It was the gift of the parishioners, in thanksgiving for the safe deliverance of the church, and to commemorate the heroism of a former parishioner Captain Michael who was posthumously awarded the Victoria Cross in 1943 for his heroism in the Far East. Taking its proper place as the main feature of interest in the tracery is a symbolic representation of the Crucifixion portrayed by the Lamb of God carrying the banner bearing a red cross and standing upon the Book with seven Seals (Apoc V).
Surrounding the centre piece is a scroll held by Angels upon which is written the most significant exhortation concerning Sacrifice. The colour and placing of the Angels and scroll are designed to give firmness to the general lines of the whole composition.
In the main lights and lower traceries the background is formed by a light Gothic screen, reflecting the style of the reredos below and the general character of the church. This ensures that the subject matter which moves from one light to another (eg the tail of the dragon, etc) does not detract from the architectural effect of the mullions. On this background the main figure are placed in such a way as to enhance the main shape of the whole window, from the swinging of the arch particularly.
In the centre light of the window is placed the figure of St Edward the Confessor, the Patron Saint of the church, bearing his sceptre and ring. Below the figure is depicted the church which is illuminated to the front and rear by the flashes of bomb explosions demonstrating its remarkable preservation from destruction. It is to be noted that each explosion is tinged with evil, by the dragon’s claw on the one side and the wing of Lucifer on the other.
In front of the church is a portrait of Canon Charles Sims in full canonicals, commemorating his devotion to this parish.
Crowning the centre light in the lower tracery are the arms of St Edward and of Pope Pius XII. Supporting the centre light on the right is the Archangel Michael casting Lucifer from Heaven, the flaming sword in his right hand and his left pointing to his shield which bears the inscription “Quis et Deus? – Who is like to God?”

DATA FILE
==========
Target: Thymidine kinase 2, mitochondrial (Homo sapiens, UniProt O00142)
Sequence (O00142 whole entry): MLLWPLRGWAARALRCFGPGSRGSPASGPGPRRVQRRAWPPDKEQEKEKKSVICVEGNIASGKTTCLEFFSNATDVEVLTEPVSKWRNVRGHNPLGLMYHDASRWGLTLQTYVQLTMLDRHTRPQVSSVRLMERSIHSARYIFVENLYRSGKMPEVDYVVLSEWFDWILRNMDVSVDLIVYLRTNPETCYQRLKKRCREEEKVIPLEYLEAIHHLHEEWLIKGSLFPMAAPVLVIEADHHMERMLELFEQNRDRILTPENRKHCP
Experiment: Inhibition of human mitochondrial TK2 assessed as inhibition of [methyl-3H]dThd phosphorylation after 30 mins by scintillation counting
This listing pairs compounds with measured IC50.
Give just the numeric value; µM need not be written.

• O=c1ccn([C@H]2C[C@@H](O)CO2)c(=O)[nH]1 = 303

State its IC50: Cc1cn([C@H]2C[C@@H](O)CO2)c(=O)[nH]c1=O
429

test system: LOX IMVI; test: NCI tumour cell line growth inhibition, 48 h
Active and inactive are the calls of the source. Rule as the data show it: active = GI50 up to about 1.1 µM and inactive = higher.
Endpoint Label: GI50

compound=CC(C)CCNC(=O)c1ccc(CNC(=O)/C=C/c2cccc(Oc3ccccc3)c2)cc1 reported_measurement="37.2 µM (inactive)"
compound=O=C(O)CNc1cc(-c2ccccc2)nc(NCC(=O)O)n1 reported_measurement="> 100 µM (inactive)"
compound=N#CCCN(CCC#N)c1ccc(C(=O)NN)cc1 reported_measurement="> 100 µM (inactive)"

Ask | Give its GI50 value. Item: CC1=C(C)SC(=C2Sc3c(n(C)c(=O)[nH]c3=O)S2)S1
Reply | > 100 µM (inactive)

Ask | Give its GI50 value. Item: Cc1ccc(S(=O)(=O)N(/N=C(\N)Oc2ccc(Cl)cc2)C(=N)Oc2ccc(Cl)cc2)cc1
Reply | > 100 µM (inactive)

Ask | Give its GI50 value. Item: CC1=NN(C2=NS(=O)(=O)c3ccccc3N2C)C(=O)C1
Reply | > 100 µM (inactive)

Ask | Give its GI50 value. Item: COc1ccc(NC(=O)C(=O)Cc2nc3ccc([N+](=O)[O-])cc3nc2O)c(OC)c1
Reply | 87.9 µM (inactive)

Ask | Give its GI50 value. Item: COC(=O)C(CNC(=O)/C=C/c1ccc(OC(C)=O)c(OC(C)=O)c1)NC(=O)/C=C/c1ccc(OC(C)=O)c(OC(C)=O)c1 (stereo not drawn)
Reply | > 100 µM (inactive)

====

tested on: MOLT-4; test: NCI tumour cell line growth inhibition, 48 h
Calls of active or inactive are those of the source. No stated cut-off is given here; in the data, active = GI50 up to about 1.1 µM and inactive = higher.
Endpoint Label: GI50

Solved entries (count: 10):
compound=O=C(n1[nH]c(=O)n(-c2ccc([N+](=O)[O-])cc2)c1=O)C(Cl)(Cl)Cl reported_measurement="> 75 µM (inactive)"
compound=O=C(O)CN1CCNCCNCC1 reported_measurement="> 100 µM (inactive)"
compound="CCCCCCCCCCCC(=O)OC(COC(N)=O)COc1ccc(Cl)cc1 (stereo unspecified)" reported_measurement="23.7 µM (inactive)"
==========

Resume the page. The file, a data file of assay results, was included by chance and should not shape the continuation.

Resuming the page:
On the left is St George subduing evil represented by the dragon; shown in the tracery above the figure is a shield bearing the cross of St George. Both these lights are thus concerned with action forming an effective contrast to the dignity of the centre figure of St Edward.
It is appropriate that the courage of the individual parishioners of this parish should be symbolised in these two lights by the magnificent example of Captain Michael Allmand, VC. His action is commemorated beneath St George by the badge of his regiment (6th Lancers) and below St Michael by the badge of the Ghurka regiment (showing the crossed kukri) to which he was attached when he won the Victoria Cross, the later being superimposed upon the badge.
Above the simple inscription in the outside lights are the solider saints, St Alban on the left and St Martin on the right. Above each of these in the lower traceries are their arms. The figure of St Alban by his bearing alone suggests the glorious example he set and his example is equally well suggested in the action of St Martin dividing his cloak with a beggar.
To complete the whole scheme the remaining tracery lights are filled by the flags of the Services.
A description by the late Audrey Knighton.
Captain Michael Allmand lived in North Square in the Garden Suburb with his family. He was educated at Ampleforth College and Oxford where he studied history from 1941 until he end of 1942 when he joined the 6th Lancers Regiment of the Indian Armoured Corps.
Three months later after the fall of Singapore, he was sent to India where he volunteered for the Chindits under General Wingate. He was accepted because of his character (described as gentle, dynamic, full of life with a charisma), and was attached to the 3rd Battalion of the Ghurka Regiment under “Mad Mike Calvert”.
Captain Allmand (then 20 years old) was commanding the leading platoon in Burma on 11 June 1944 when he was ordered to attack the Pin Hmi Road Bridge.
His men were forced to take cover from fire directed from Japanese positions along the road-bank and in the surrounding jungle. He dashed on alone, killing three of the enemy with grenades and his kukri – opening the way for advance, which resulted in the capture of the bridge. The Captain inspired his men again by similar behaviour two days later, and on 23 June he led them in the final assault on the Mogaung Railway Bridge.
Though suffering from the intensely painful affliction of trench-foot, so that walking was difficult, he worked his way forward to deal with a machine-gun post – and fell mortally wounded.
The Victoria Cross was presented to his family by King George VI and is now in the Ghurka Museum.